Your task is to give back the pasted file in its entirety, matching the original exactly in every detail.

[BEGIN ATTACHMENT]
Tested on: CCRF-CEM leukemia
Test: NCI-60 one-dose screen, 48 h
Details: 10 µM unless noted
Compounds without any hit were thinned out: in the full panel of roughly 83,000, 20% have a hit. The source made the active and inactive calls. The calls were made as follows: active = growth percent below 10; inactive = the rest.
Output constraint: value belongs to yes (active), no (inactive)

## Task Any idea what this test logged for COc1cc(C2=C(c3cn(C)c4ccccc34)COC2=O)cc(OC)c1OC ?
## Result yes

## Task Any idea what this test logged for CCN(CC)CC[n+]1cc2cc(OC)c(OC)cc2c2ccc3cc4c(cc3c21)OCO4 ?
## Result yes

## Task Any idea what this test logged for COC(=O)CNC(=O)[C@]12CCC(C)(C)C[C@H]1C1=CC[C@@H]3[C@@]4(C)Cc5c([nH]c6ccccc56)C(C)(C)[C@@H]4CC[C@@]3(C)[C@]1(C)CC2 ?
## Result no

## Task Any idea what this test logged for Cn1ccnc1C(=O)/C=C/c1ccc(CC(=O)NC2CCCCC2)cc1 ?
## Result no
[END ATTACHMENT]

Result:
Tested on: CCRF-CEM leukemia
Test: NCI-60 one-dose screen, 48 h
Details: 10 µM unless noted
Compounds without any hit were thinned out: in the full panel of roughly 83,000, 20% have a hit. The source made the active and inactive calls. The calls were made as follows: active = growth percent below 10; inactive = the rest.
Output constraint: value belongs to yes (active), no (inactive)

## Task Any idea what this test logged for COc1cc(C2=C(c3cn(C)c4ccccc34)COC2=O)cc(OC)c1OC ?
## Result yes

## Task Any idea what this test logged for CCN(CC)CC[n+]1cc2cc(OC)c(OC)cc2c2ccc3cc4c(cc3c21)OCO4 ?
## Result yes

## Task Any idea what this test logged for COC(=O)CNC(=O)[C@]12CCC(C)(C)C[C@H]1C1=CC[C@@H]3[C@@]4(C)Cc5c([nH]c6ccccc56)C(C)(C)[C@@H]4CC[C@@]3(C)[C@]1(C)CC2 ?
## Result no

## Task Any idea what this test logged for Cn1ccnc1C(=O)/C=C/c1ccc(CC(=O)NC2CCCCC2)cc1 ?
## Result no